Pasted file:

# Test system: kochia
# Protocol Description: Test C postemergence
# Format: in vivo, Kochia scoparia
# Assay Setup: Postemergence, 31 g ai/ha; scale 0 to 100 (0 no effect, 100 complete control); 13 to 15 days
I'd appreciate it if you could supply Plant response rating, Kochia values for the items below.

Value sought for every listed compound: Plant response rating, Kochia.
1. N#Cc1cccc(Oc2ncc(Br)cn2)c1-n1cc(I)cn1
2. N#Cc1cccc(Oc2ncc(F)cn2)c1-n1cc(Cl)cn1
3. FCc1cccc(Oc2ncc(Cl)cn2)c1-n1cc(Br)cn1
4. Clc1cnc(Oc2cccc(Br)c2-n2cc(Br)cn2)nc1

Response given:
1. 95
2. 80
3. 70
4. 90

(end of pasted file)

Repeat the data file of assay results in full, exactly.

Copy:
# Test system: kochia
# Protocol Description: Test C postemergence
# Format: in vivo, Kochia scoparia
# Assay Setup: Postemergence, 31 g ai/ha; scale 0 to 100 (0 no effect, 100 complete control); 13 to 15 days
I'd appreciate it if you could supply Plant response rating, Kochia values for the items below.

Value sought for every listed compound: Plant response rating, Kochia.
1. N#Cc1cccc(Oc2ncc(Br)cn2)c1-n1cc(I)cn1
2. N#Cc1cccc(Oc2ncc(F)cn2)c1-n1cc(Cl)cn1
3. FCc1cccc(Oc2ncc(Cl)cn2)c1-n1cc(Br)cn1
4. Clc1cnc(Oc2cccc(Br)c2-n2cc(Br)cn2)nc1

Response given:
1. 95
2. 80
3. 70
4. 90